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Which EV Adoption Barriers Actually Matter?

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As the brave and intrepid electric vehicle reporter here at dot.LA, I’m constantly getting sent consumer reports or market research that outlines the barriers to EV adoption. In other words, what are buyers most worried about?

Some of these concerns are valid: Charging infrastructure isn’t good enough; costs are too high. But others are based on misinformation or disinformation: Charging is more expensive than gasoline; performance isn’t as good as gas; the range is too short.

Right now though, in the fall of 2022, some of these barriers don’t matter because demand for EVs is far outstripping supply. Lead times for some vehicles are being measured not in months, but years. This is to say, the industry would be best served by prioritizing the barriers that will still exist when supply is no longer the limiting factor.

Cost is a sticky one. I want an affordable EV and I want everyone to have access to affordable EVs for environmental reasons. But until there are enough EVs for people to buy, it’s tough to fault manufacturers for charging top dollar. Rivian has famously raised prices several times recently and has even eliminated the most affordable version of its offerings to streamline manufacturing. Their math is simple. If Rivian is going to sell 100% of the vehicles it makes either way, there’s no environmental benefit to making the cars cheaper.

Costs need to come down eventually, and clean tech needs to become affordable for everyone. But until there’s a surplus of vehicles on the market, expecting manufacturers to compromise on their revenue is wildly naive. If charging more per vehicle allows new EV startups to survive long enough to reach profitability, it may even be a boon to the industry and the environment in the long term.

Charging infrastructure, however, is comparatively straightforward. Infrastructure isn’t great now, and with more EVs coming online every day, it needs significant investment as soon as possible. Charger uptime is bad, there’s not enough consistency in hardware standards or user experience, and the software underpinning charging stations is often needlessly complex. Not to mention large swaths of the country still don’t have enough chargers to make longer trips hassle-free.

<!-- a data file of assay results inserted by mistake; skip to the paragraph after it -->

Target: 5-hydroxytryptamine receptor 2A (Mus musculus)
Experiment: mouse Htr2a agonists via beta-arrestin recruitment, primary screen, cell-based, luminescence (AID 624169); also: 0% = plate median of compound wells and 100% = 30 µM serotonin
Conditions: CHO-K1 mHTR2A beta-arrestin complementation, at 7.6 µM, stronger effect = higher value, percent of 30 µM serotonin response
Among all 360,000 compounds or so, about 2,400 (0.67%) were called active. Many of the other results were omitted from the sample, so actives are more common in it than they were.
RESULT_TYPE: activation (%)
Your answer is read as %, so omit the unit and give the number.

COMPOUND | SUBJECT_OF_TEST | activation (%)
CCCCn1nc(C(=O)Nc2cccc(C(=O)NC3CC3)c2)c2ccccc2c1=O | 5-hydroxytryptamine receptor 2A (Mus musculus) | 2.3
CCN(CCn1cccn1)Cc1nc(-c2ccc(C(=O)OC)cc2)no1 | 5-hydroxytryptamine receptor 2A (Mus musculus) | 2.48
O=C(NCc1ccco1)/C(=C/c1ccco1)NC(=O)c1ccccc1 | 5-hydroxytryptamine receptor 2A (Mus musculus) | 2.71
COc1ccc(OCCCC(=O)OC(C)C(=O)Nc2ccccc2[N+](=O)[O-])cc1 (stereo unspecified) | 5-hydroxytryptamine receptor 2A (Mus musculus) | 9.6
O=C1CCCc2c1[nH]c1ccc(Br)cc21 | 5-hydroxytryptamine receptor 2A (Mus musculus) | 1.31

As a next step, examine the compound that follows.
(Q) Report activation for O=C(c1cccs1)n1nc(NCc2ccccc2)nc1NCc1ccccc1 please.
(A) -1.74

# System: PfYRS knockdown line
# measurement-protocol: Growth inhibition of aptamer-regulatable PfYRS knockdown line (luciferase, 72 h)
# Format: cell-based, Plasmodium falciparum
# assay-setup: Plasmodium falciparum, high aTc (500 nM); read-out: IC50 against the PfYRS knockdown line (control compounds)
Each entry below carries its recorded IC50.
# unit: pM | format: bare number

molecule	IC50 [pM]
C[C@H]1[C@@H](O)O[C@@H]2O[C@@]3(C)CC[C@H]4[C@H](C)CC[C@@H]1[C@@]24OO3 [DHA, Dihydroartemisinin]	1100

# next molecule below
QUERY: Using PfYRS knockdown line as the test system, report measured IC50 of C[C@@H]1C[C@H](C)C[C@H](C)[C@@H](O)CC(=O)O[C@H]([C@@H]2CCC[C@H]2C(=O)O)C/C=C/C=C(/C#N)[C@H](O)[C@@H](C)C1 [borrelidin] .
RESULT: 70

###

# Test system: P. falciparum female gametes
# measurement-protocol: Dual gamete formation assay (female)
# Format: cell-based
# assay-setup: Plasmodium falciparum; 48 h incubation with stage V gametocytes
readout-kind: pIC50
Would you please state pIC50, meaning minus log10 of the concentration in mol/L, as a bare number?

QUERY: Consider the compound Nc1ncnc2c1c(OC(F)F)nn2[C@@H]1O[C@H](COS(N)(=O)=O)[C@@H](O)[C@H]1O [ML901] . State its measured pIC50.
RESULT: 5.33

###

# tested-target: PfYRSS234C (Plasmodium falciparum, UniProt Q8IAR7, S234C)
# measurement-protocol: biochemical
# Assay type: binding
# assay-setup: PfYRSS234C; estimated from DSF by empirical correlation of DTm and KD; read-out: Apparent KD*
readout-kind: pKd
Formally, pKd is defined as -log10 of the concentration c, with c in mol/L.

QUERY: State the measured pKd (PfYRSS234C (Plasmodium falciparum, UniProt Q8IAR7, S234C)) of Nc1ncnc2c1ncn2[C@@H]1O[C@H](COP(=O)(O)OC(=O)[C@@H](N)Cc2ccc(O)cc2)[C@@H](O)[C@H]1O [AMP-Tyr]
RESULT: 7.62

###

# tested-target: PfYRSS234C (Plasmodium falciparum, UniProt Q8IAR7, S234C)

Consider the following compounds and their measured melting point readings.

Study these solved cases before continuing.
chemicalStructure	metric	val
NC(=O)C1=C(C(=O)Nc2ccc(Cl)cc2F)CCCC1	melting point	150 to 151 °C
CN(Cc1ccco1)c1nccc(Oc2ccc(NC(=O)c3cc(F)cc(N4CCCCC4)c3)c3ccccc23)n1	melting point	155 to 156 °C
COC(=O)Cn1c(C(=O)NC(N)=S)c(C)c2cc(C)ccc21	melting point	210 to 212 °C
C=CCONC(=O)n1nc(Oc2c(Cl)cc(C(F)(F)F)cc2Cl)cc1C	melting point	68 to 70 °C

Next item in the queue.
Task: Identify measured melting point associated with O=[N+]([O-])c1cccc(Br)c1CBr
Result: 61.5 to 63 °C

But some of these “barriers” to adoption seem likely to fall away on their own as supply increases. As more EVs hit the market, it’s going to quickly become impossible to argue against their performance. Electric motors offer obscene amounts of torque, which is why even the most unremarkable EVs still have some insane performance numbers. A $33,000 Chevy Bolt goes 0-60mph in 6.4 seconds. That’s not going to win you a drag race, but it’s going to absolutely throttle most sedans in its class. At the top end of the spectrum, Teslas are positively dusting cars that cost two, even three times as much, largely due to their electric motors.

Range anxiety feels the same way to me. Assuming we actually manage to build enough infrastructure, people’s fear of running out of battery will gradually drop to match their fear of running out of gas. As EVs increasingly become normalized and more people spend time riding in those belonging to their friends and families, driving around with 25% battery will become as stressful as driving around with a quarter tank of gas–which is to say not very.

The cost of refueling is another barrier that will be removed as soon as people see what it costs to recharge an EV. A quick trip to the charging station will dispel this myth for EV skeptics. The average price of electricity is 15 cents per kilowatt hour, meaning you can charge up a Rivian R1T from zero to 100% for $9. Or, put another way, it costs around 4 cents per mile to drive an EV. Gas is currently $4/gallon nationally. The average car gets about 24 miles per gallon these days. That’s 16 cents per mile—4x as much as an electric vehicle.

None of this is to say that the EV industry is perfect or that the transition is going to be smooth and painless, but simply adding supply should go a long way in eliminating many of these fears. —David Shultz

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